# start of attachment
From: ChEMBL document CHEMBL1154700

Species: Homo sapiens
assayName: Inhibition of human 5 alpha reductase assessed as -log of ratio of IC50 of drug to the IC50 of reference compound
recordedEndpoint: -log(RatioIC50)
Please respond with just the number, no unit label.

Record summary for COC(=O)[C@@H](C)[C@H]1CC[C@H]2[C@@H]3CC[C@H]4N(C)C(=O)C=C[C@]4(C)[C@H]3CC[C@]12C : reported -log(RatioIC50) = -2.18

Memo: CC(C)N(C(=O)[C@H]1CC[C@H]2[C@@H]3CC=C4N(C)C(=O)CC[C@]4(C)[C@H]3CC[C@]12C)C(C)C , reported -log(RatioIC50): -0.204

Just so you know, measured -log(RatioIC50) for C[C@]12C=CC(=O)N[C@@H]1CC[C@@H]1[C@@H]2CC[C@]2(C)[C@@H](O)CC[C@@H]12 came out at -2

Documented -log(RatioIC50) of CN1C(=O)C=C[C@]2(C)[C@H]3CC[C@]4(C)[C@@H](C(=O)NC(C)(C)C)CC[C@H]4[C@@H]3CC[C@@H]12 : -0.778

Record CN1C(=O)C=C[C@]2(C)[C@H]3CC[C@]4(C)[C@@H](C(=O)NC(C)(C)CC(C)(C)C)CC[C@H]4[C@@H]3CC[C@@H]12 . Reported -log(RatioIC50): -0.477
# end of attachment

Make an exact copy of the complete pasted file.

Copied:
From: ChEMBL document CHEMBL1154700

Species: Homo sapiens
assayName: Inhibition of human 5 alpha reductase assessed as -log of ratio of IC50 of drug to the IC50 of reference compound
recordedEndpoint: -log(RatioIC50)
Please respond with just the number, no unit label.

Record summary for COC(=O)[C@@H](C)[C@H]1CC[C@H]2[C@@H]3CC[C@H]4N(C)C(=O)C=C[C@]4(C)[C@H]3CC[C@]12C : reported -log(RatioIC50) = -2.18

Memo: CC(C)N(C(=O)[C@H]1CC[C@H]2[C@@H]3CC=C4N(C)C(=O)CC[C@]4(C)[C@H]3CC[C@]12C)C(C)C , reported -log(RatioIC50): -0.204

Just so you know, measured -log(RatioIC50) for C[C@]12C=CC(=O)N[C@@H]1CC[C@@H]1[C@@H]2CC[C@]2(C)[C@@H](O)CC[C@@H]12 came out at -2

Documented -log(RatioIC50) of CN1C(=O)C=C[C@]2(C)[C@H]3CC[C@]4(C)[C@@H](C(=O)NC(C)(C)C)CC[C@H]4[C@@H]3CC[C@@H]12 : -0.778

Record CN1C(=O)C=C[C@]2(C)[C@H]3CC[C@]4(C)[C@@H](C(=O)NC(C)(C)CC(C)(C)C)CC[C@H]4[C@@H]3CC[C@@H]12 . Reported -log(RatioIC50): -0.477